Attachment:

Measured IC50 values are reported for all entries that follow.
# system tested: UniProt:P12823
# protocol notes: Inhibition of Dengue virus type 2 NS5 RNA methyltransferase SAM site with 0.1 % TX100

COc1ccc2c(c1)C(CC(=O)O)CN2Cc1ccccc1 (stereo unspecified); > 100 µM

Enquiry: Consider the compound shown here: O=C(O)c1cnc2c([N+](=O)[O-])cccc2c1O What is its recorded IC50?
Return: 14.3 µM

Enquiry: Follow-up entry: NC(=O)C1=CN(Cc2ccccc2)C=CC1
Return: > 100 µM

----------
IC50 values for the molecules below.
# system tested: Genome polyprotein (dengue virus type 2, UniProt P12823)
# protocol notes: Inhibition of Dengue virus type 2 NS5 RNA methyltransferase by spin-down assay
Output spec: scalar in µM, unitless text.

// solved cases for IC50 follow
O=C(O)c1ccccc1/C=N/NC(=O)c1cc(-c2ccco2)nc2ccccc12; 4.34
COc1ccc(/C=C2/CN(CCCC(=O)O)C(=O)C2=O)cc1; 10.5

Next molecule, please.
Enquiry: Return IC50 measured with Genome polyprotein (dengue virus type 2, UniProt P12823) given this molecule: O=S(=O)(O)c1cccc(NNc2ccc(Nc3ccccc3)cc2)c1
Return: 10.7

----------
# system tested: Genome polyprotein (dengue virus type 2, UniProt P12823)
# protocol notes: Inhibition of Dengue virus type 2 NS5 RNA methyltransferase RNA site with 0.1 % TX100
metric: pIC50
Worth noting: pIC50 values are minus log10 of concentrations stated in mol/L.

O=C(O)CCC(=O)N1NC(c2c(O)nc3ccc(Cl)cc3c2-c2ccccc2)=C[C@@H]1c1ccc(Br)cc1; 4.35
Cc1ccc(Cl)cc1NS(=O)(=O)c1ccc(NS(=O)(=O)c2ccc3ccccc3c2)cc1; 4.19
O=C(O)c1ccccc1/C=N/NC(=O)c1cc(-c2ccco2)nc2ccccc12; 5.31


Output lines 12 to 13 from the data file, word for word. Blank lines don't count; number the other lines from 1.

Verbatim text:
# protocol notes: Inhibition of Dengue virus type 2 NS5 RNA methyltransferase by spin-down assay
Output spec: scalar in µM, unitless text.